This past Saturday, the Illinois Symphony Orchestra performed a program entitled "American Journey" at the UIS Performing Arts Center. The concert was the finale of an enjoyable, if somewhat disappointingly attended, 2021-2022 season, as in-person performance was cautiously reinstated in the wake of the COVID-19 pandemic. This concert will also be the last conducted by departing music director Ken Lam, who has accepted an unspecified position at a "major international music institution" after five seasons leading the ISO. Lam will reportedly continue as "artistic adviser" for the symphony orchestra, and plans are already underway to launch a search for a new music director.
Saturday's program consisted of works described by Maestro Lam as "three pieces by three iconic composers." The evening got underway with contemporary Iowa-born composer Michael Daugherty's brief but impactful musical travelog, "Route 66," which proved to be fast-paced, jazzy and uniquely percussion-driven. "The percussionists are very happy because they're not just counting rests, they're actually playing most of the time," Lam joked while introducing the piece, also noting that a few ISO musicians had donned earplugs due to the increased sonic wallop.
Internationally renowned guest violinist William Hagen next took the stage for a thrilling rendition of Erich Wolfgang Korngold's violin concerto, which was first performed in 1947 by the St. Louis Symphony with soloist Jascha Heifetz. Korngold, a Jewish citizen of Vienna, had fatefully accepted a job in California working on the musical score for Errol Flynn's 1938 film, The Adventures of Robin Hood, when the Nazis invaded Austria. The job likely saved his life. Korngold remained in America and became a naturalized citizen in 1943.
According to Lam, Korngold's highly dramatic, and cinematic, concerto has rarely been played over the years, largely due to how difficult it is to perform. The Salt Lake City-bred Hagen proved more than equal to the challenge posed by Korngold's complexity, responding with a fiery and charismatic virtuoso performance. Hagen's dynamism seemed to egg the ISO musicians to their own collective heights and there were even times when soloist and conductor, bursting with kinetic spirit, seemed almost to break into a spontaneous dance. The rousing climax brought an enraptured audience to its feet.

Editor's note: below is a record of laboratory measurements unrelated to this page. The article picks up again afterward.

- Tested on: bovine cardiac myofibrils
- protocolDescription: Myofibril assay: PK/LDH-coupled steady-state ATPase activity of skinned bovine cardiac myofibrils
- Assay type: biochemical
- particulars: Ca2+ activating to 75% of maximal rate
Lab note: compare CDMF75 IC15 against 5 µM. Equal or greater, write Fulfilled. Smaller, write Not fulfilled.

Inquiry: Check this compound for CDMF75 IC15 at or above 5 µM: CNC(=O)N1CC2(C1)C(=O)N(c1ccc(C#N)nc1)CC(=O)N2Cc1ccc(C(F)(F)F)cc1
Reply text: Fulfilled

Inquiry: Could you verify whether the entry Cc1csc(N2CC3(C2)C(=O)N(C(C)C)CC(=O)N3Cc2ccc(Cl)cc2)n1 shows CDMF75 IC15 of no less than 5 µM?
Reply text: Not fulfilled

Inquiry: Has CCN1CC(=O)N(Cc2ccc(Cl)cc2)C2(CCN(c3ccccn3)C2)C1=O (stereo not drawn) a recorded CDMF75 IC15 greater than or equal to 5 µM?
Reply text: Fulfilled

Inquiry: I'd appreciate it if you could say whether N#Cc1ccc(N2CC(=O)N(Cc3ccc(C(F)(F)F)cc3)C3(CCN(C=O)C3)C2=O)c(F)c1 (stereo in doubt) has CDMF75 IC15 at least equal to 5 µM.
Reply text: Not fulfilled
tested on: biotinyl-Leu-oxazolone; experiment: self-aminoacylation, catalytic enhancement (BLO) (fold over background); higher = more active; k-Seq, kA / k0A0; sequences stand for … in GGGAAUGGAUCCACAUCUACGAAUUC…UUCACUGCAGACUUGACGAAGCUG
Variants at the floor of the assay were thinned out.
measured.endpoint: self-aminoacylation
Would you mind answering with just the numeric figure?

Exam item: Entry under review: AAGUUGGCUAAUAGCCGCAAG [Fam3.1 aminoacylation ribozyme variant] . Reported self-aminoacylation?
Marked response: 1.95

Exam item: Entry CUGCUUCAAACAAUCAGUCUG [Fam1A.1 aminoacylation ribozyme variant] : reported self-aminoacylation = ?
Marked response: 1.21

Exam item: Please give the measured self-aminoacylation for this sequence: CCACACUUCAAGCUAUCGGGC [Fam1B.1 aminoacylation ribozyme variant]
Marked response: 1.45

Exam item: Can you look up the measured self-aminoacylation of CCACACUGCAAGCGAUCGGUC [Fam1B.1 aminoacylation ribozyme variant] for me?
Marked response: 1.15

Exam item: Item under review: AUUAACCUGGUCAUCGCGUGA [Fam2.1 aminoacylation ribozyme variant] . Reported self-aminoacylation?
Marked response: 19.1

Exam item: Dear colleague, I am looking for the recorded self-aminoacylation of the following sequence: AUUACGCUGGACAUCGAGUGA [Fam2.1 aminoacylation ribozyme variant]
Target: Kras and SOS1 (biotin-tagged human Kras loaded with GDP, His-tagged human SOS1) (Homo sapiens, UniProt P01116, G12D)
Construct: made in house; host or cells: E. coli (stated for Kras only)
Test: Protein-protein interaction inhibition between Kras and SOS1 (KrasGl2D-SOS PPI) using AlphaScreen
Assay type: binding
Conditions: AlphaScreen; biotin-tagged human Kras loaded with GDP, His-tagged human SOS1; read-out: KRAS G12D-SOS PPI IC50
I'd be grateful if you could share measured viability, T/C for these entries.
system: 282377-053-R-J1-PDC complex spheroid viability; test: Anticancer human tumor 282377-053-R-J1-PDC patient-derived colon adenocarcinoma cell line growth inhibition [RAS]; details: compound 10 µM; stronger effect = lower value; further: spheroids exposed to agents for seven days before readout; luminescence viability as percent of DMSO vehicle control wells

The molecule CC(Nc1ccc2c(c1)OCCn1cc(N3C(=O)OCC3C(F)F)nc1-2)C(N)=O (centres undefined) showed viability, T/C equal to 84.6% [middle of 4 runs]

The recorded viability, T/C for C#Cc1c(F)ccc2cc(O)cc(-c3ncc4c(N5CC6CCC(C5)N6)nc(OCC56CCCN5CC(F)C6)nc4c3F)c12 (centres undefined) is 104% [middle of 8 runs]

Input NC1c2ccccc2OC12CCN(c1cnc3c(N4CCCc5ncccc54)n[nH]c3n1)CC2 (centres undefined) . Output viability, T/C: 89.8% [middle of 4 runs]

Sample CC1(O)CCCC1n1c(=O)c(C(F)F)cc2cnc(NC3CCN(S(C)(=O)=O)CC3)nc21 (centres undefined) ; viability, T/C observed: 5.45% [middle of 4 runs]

After a short intermission, the second half of the evening consisted of two pieces by Pennsylvania-born composer Samuel Barber (1910-1981). The melancholy "Adagio for Strings" came first, described as a "national lament" by Lam, who also recalled his first encounter with the composition, in his youth, listening over a car radio. "I was just blown away, it was the most incredible feeling," he said. "[Barber] just touches you with his writing."
The evening concluded with Barber's Symphony No. 1, which Lam described as "arguably the best American symphony" (with possible competition from Copland and/or Bernstein). The approximately 20-minute-long symphony is performed in one movement with four different sections. Characteristic of his enthusiastic and inclusive style, Lam began by walking the audience through elements of the piece, directing specific instrumentalists to demonstrate musical themes, providing uninitiated audience members with a "road map" of Barber's work. The musicians of the ISO proceeded to give an emotional final performance under the guidance of a conductor and musical director whose earnest, relatable presence and vision have served both these dedicated musicians and their sparse but appreciative audiences very well indeed over the last few uniquely difficult years.
Scott Faingold is Director of Student Media at University of Illinois Springfield as well as co-founder and editor-in-chief of Activator Magazine. He can be reached via email@example.com.